With its striking visuals, first-person perspective, and rural setting, you could easily mistake NUTS as a spin-off of the critically acclaimed narrative title Firewatch. Indeed, you spend much of your time free-roaming a woodland area, retreating back to the comfort of your caravan to sleep and chatting to a friendly colleague over the phone on a near-daily basis. So far, so familiar.

What’s different with NUTS, though, is that you’ll be spending a great deal of your time tracking the movement and behaviour of the local squirrels. Utilising up to three separate recording devices, you’ll quickly settle into a routine that requires you to set up your equipment outside during the day, then spending the evenings reviewing the footage within your caravan. It’s a unique concept that unfortunately gets awfully repetitive, despite the game’s relatively short run time.

On your first day on the job, you need to set up your workspace within Melmoth Forest, test out the equipment, then get to work tracking the squirrels. The game focuses heavily on carrying out small, menial tasks, like faxing photographs and ensuring your camera is pointing in the exact right direction. It can be a bit fiddly at times – particularly when moving your cursor to press specific buttons on your equipment – but much like the aforementioned Firewatch, there’s also something oddly relaxing about it all.

Actually tracking the squirrels is where the repetition really starts to scurry in. The furry little creatures only come out of hiding at night, so when you head outside during the day, you won’t see them for yourself. Only by setting up your cameras and viewing the footage at night will you be able to keep track of them. The problem, of course, is that your cameras can’t sprout legs and follow the squirrels; you’ll need to head back out in the morning and move the cameras around depending on which direction you think the squirrel has gone. That’s another thing; the squirrels make the exact same movements each and every day. To say the game feels a bit Groundhog Day is a slight understatement.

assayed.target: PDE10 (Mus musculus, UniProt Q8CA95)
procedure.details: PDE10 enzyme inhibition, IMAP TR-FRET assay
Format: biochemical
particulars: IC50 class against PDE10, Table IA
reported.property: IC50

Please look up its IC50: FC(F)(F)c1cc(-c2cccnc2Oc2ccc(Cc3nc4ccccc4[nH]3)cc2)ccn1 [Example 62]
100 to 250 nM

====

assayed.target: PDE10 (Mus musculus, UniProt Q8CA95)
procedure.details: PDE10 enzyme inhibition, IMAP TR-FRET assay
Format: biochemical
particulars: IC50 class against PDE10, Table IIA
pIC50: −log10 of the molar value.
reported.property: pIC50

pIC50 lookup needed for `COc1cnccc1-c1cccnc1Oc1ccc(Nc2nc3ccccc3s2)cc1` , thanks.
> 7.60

Despite the often exasperating gameplay, NUTS goes a long way in making up for this with its unique visuals. The blocky colour palette is genuinely quite striking, and the colours actually change from day-to-day; in the morning, the bright colours evoke a sense of relaxation, and at night the darker, more muted colours make the forest feel slightly more foreboding. It’s really well done, and it’s just a shame that such a unique setting isn’t quite used to its fullest extent.

The overarching story within NUTS is probably worth experiencing on its own, despite the repetitive gameplay. It’s reasonably well written and is just about compelling enough to hold your attention for its 2-3 hour duration. There’s nothing here that you’ll connect with on an emotional level, but the voiceover work really helps drive the mystery. Unfortunately, there also a number of framerate dips throughout the experience that will really hamper your enjoyment; hopefully, this will be ironed out in the future.